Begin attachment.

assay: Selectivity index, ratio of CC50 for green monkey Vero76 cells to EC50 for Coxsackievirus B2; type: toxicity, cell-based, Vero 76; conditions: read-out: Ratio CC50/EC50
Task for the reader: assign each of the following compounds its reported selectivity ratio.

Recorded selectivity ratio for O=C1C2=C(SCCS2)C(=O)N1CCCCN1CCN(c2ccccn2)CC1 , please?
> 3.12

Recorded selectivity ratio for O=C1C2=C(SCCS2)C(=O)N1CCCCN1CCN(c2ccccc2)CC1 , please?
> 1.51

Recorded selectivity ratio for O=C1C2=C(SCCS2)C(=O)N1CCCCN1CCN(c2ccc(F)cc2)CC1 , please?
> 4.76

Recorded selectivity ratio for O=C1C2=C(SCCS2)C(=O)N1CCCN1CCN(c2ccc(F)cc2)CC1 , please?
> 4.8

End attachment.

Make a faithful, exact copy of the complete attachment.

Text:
assay: Selectivity index, ratio of CC50 for green monkey Vero76 cells to EC50 for Coxsackievirus B2; type: toxicity, cell-based, Vero 76; conditions: read-out: Ratio CC50/EC50
Task for the reader: assign each of the following compounds its reported selectivity ratio.

Recorded selectivity ratio for O=C1C2=C(SCCS2)C(=O)N1CCCCN1CCN(c2ccccn2)CC1 , please?
> 3.12

Recorded selectivity ratio for O=C1C2=C(SCCS2)C(=O)N1CCCCN1CCN(c2ccccc2)CC1 , please?
> 1.51

Recorded selectivity ratio for O=C1C2=C(SCCS2)C(=O)N1CCCCN1CCN(c2ccc(F)cc2)CC1 , please?
> 4.76

Recorded selectivity ratio for O=C1C2=C(SCCS2)C(=O)N1CCCN1CCN(c2ccc(F)cc2)CC1 , please?
> 4.8